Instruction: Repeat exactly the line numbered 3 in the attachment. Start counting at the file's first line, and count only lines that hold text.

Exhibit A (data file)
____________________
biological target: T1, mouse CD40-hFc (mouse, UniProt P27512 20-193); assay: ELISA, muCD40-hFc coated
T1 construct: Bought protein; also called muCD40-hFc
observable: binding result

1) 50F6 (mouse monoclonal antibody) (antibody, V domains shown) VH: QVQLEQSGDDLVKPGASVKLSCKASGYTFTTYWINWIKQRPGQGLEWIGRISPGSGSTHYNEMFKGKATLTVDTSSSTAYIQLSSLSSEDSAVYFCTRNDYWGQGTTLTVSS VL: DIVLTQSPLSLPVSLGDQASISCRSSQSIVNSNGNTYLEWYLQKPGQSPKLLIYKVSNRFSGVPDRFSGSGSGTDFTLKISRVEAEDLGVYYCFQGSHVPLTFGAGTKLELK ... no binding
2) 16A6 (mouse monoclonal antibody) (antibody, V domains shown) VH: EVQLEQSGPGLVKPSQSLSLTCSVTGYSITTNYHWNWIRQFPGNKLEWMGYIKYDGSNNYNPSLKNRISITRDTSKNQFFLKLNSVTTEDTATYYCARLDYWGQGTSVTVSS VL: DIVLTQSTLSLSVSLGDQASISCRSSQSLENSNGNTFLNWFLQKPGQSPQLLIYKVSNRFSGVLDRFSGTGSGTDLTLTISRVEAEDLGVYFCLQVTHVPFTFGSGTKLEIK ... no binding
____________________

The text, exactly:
observable: binding result